Thus, he believes, if the subsidies go, so do these historically elevated corn prices. Farmers are richer than they've ever been, according to the USDA, which has forecast all-time high income levels for growers this year. If flush ag pros looking to hike yields will allow Monsanto to sell more and higher priced maize seeds, then any drop in corn prices will take its toll on the company's sales, as it will on many correlated agriculture names, like fertilizer producers and tractor makers.

Others counter that the EPA's recent approval of a new ethanol-gasoline blend for cars, called E15, is a sign that the government isn't about to back off on subsidies

Christopherson also argues that growing competition from the likes of Dupont ( DD) and Syngenta ( SYT) will no longer lend Monsanto the pricing power it had previously held over farmers. Further, there's the worrisome trend of weeds becoming resistant to herbicides like Monsanto's classic RoundUp -- indeed, it has been Monsanto's basic business model to sell seeds genetically programmed to withstand its own chemical weed-killer spray. And, doubly further, Christopherson is unconvinced that the company's SmartStax seeds will offer enough yield gains for farmers to justify their use.

Monsanto begs to differ, of course. The company has pointed out that the yield scare early in the 2010 harvest season, when analysts worried that SmartStax wasn't producing as many bushels as promised, was just that: a scare.

In November, Monsanto evaluated the final data from last year's SmartStax crop -- the first year those seeds were on the market -- and called it a success, saying that it had produced 3.6 more bushels per acre than Monsanto's old corn-seed product.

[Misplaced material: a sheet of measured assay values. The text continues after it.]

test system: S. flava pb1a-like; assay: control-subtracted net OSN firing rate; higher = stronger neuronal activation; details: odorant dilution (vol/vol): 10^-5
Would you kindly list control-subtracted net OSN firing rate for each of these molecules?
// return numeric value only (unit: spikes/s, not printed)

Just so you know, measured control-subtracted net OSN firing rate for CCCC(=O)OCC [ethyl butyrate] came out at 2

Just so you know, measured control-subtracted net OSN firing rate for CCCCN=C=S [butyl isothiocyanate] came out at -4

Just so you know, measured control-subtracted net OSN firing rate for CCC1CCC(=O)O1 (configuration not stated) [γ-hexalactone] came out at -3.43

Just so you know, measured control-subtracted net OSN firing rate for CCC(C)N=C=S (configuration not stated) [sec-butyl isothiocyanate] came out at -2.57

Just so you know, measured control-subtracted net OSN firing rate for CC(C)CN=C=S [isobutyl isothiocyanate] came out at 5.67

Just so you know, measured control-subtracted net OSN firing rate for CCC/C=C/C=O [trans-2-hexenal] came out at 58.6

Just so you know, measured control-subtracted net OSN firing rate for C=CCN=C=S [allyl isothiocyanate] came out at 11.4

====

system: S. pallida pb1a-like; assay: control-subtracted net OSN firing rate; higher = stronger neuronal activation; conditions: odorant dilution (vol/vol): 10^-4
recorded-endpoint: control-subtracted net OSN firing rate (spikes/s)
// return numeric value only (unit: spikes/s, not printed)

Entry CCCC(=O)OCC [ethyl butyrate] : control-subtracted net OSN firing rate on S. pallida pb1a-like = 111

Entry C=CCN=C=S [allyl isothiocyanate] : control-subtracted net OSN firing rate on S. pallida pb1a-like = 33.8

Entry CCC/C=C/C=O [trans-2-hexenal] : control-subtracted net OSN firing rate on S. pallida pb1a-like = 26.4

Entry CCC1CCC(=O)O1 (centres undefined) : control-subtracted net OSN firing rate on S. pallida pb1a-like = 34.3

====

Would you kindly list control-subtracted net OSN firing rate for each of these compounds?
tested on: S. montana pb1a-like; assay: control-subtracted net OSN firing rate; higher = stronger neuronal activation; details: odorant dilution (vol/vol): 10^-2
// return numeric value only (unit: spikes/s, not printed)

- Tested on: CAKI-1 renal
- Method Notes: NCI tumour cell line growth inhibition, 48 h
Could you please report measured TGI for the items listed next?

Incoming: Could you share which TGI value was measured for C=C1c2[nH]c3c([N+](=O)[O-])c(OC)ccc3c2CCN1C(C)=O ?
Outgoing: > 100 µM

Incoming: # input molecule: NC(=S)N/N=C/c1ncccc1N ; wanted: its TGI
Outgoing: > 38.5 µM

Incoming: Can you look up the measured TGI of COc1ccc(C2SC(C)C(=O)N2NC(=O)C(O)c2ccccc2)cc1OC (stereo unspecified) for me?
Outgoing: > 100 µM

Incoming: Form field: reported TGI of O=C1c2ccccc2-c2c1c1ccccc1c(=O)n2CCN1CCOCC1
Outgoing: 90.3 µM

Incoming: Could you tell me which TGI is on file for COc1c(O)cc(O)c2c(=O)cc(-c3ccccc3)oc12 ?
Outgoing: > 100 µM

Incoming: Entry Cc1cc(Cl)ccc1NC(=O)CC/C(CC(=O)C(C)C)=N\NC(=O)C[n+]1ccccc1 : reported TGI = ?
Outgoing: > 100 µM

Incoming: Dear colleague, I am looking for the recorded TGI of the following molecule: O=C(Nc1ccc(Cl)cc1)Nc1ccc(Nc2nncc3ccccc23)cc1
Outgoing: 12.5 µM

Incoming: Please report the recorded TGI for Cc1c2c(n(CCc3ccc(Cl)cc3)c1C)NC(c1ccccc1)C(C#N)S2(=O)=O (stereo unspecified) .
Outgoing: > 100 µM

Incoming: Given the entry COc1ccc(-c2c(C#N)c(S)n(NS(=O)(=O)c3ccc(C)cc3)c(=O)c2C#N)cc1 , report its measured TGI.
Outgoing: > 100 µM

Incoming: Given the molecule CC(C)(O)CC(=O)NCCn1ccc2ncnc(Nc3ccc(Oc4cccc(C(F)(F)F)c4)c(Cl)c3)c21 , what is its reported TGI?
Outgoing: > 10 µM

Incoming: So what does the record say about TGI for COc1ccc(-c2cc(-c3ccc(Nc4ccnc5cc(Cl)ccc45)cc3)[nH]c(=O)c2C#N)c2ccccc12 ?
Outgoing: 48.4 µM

The initial scare erupted after early data suggested that SmartStax was doing worse than the older product. According to some who have a wide-angle view on the farm industry, growers remain skeptical about the performance of SmartStax. "If there was a differential it was either negligible or marginal, and it didn't justify the higher cost," said Jon Gates, research director at OTR Global, which conducts ground-level channel checks with farm-supply dealers and growers and provides industry data to institutional investors. "At the end of day, a farmer is managing a portfolio of crops, just like a money manager on Wall Street, and they need a return on it."

Monsanto did cut prices for SmartStax last year based on the lackluster performance. Pricing in the seed business is enormously complex, but boiled to its essence, Monsanto used to take a 50% cut of the incremental revenue per bushel that farmers obtained from higher yields produced by a new Monsanto seed product. Now, the company has slashed that premium to 20%.

But that won't likely convince farmers to fall in love with the SmartStax seed, Gates told the TheStreet. Instead, he said, Monsanto was surprised last year to see that a pair of other new corn-seed products, called Double Pro and Triple Pro, impressed farmers with their yields and started selling as fast as funnel cakes at the Illinois State Fair. But the seeds were so new that Monsanto had put them on the market in a limited release.

Now, Gates says, the company has scrambled to shift its product mix, pumping out as much of the Double and Triple Pro as possible in order to meet demand. The company won't likely take real advantage of that trend until 2012, by which time it will be able to ramp up production.

"The mood has swung back favorably toward Monsanto," Gates said. "But not toward SmartStax yet."

In its first-quarter conference call with analysts in early January, Monsanto's energetic Scotsman CEO, Hugh Grant, made sure to address the whole corn-seed issue. "But what matters more than our data is that our customers have responded to both the product and the pricing changes that we've made, and that feedback is good," he said. "At this point in the year, you can't really declare a victory, but you do know if you're off plan, and I'm pleased to say that we've seen all the right indications at this point."

In the very long term, Monsanto has much in its research-and-development pipeline, something it strives to ballyhoo as much as it strives to deflect those who criticize genetically modified food and monoculture crops. Naturally, Christopherson has reservations about the pipeline. "It consists of things that are really just tweaks," he said. "They're not life-changing for the grower."

It remains to be seen who will declare victory in the long run: the CEO or the uber-bear.

-- Written by Scott Eden in New York